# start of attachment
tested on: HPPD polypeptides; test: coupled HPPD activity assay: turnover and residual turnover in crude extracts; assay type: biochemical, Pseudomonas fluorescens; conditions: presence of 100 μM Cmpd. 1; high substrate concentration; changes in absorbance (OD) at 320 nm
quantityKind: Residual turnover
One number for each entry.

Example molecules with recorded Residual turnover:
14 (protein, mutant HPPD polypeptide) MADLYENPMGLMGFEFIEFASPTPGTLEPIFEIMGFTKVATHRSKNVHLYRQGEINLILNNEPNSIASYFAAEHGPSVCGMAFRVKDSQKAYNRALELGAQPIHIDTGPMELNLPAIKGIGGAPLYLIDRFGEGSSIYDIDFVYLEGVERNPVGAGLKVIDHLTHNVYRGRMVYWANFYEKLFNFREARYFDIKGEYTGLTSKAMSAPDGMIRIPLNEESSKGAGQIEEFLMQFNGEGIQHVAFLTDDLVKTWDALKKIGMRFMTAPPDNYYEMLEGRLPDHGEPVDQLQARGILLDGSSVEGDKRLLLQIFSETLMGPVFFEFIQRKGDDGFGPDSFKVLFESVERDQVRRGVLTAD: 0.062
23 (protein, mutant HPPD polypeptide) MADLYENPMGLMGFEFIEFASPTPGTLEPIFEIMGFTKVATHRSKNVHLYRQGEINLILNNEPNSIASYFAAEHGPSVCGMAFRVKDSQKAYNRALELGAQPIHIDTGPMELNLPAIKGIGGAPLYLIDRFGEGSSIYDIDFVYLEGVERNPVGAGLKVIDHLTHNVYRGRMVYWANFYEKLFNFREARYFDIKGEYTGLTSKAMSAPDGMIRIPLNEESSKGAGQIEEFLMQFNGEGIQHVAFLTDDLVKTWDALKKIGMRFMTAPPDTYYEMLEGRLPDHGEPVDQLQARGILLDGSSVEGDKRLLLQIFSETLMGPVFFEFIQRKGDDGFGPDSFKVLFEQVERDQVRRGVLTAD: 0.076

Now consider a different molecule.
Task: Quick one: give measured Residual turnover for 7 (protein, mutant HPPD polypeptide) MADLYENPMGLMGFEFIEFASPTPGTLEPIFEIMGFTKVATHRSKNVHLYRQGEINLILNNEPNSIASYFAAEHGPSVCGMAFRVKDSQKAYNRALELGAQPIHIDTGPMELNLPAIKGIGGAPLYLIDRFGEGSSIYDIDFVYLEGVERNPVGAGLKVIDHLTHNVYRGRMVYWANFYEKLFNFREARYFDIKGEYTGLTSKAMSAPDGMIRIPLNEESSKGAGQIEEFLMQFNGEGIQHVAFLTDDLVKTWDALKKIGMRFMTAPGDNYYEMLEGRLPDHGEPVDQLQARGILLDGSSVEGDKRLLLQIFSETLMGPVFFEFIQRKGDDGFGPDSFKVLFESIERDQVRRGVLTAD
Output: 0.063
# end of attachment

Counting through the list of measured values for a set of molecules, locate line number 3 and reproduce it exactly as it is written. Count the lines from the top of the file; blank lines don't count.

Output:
One number for each entry.